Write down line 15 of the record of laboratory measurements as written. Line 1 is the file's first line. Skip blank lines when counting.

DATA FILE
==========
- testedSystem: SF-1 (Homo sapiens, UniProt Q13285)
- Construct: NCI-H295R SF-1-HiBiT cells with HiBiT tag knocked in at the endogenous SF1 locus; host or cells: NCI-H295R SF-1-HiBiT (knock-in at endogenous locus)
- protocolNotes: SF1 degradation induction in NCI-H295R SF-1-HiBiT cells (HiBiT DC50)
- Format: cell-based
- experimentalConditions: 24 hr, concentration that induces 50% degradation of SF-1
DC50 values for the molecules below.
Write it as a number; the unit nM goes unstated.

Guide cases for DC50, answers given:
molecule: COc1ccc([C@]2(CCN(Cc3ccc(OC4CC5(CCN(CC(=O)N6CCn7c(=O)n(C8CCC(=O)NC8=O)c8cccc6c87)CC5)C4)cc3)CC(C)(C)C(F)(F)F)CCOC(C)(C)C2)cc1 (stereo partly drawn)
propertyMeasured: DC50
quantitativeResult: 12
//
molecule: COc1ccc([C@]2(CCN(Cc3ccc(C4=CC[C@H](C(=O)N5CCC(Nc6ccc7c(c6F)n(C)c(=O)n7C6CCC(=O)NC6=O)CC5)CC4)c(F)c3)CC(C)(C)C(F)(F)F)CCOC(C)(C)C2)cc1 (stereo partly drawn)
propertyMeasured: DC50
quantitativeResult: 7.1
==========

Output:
quantitativeResult: 7.1